The rain is not simply a divine disruption of people’s lives; it unites people together. Once again, judgment in the film is an act of grace. Magnolia becomes a film not only of transcendent interruption but also of immanent connection—thus, a story of redemption as well as purgation, of bringing together and tearing apart, of divine judgment and human community. Most significantly, after Donnie painfully falls to the ground, the cop drives by and helps him. Usually, for one who is stealing, a cop only makes things worse. But herein lies the genius of Anderson. The cop in the story, though fully human, also gives a glimpse of God’s love by showing what it means to forgive. In a monologue at the end of the movie, he says that sometimes people need to be put in jail, but other times they need to be forgiven. The cop, like God, knows what people need—of course, not completely, but enough to know how to care for another frail human person. The important thing to note is that wholeness follows brokenness, and redemption follows purgation, though not always, and never out of our own initiative and planning. Wholeness and redemption are always acts of grace. The film attests to a truly biblical truth: We are dependent upon God, a God who is good and loving and expresses this holy love through sometimes fearful means. In Magnolia, divine judgment unites us with others by first breaking us from ourselves.
All this talk of judgment brings me to the central theological point, which the critics will never understand: Magnolia is an eschatological film, a story that is really the Grand Story—in direct opposition to postmodernity, as the “end of Grand Stories,” according to Lyotard. As an eschatological work of art, Magnolia enters the genre of the “fantastic,” in which the characters (and the audience) are forced to grapple with the supra-natural, the transfinite, that which is incommensurate to the ordinary scope of life’s assumed limitations and possibilities. The “fantastic” thrusts us out of our ordinary existence into an extra-ordinary existence, a life of new possibilities far beyond the once-fixed actualities of our messed up lives. When we are interrupted in our downward spiral, we are transposed to a new place and given a new identity. In the midst of chaos and confusion, there is healing. This happens to almost all of the characters in unexpected ways, and it portrays the essence of “conversion,” in a truly Christian sense: not the moral reformation of our lives, but the destruction (purgation) of our old identity for the purpose of opening us up to our new identity (redemption). Both aspects, purgation and redemption, are held together in the concept of judgment. And both were accomplished on the cross.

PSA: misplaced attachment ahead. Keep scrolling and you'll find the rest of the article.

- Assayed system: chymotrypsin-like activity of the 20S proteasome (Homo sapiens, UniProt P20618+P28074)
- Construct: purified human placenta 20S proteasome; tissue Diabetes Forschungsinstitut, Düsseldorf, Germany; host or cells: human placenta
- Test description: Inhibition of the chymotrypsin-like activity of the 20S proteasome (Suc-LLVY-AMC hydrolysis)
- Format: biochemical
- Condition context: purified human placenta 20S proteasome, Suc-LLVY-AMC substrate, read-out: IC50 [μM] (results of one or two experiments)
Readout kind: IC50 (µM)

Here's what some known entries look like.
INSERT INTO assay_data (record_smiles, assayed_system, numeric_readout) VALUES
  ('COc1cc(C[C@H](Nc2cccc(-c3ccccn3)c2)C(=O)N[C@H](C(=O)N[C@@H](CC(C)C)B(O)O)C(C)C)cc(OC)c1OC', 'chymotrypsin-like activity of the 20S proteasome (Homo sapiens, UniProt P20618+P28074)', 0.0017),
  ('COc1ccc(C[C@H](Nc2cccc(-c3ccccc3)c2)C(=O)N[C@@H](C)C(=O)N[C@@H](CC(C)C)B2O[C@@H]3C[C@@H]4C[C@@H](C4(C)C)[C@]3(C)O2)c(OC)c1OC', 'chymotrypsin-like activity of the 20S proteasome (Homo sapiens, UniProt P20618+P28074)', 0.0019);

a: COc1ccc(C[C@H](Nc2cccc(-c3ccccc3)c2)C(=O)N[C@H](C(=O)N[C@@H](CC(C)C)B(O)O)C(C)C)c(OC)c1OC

When we die to ourselves—as Scripture tells us—we actually live. Here, too, Magnolia echoes the biblical witness. In one of the most perplexing scenes of the film, after the cop has helped Donnie recover from his fall and come clean about his life, the gun which he lost hours before suddenly falls from the sky. The film captures the biblical parable perfectly. The cop saw his identity in light of his job as a public officer. After the rain, however, his job was not nearly as important as the more human (and more holy) task of loving others. He put aside his job to help another human being. And because he died to himself, his gun was returned. Here we come to the full meaning of Aimee Mann’s song. We are called not to give up entirely and abandon any sense of life. We are instead called to “give up” ourselves in order to gain ourselves anew. We are called to “give up” our dreams (the song, “Dreams,” plays twice in the film), our jobs, our personal aspirations, our abilities, our prizes, our treasures, our very lives. And in doing so, we are promised much more.
We return now to the opening line of this reflection: Magnolia is a story about humanity, but not from a human perspective. As should be clear by now, Magnolia presents humanity as seen through God’s eyes, humanity as acknowledged by God. As those who are acknowledged by God, we are capable of living and living anew. Without such acknowledgement (and corresponding judgment), we are doomed to live pointless, meaningless lives; our existence would have no telos. Magnolia assures us that this is not the case. We live rather in the eschatological intersection of the human and the holy, the immanent and the transcendent, the mundane and the divine. In this intersection, we can affirm the divine intention for humanity to live in communion as the people of God. Such a communion find its ground for existence in the holy, divine judgment of the cross of Christ against the old—that which is condemned to pass away—for the sake of the emerging new—that which will never pass away.
Therefore we have been buried with him by baptism into death, so that, just as Christ was raised from the dead by the glory of the Father, so we too might walk in newness of life. (Rom. 6:4)
The saying is sure: If we have died with him, we will also live with him. (2 Tim. 2:11)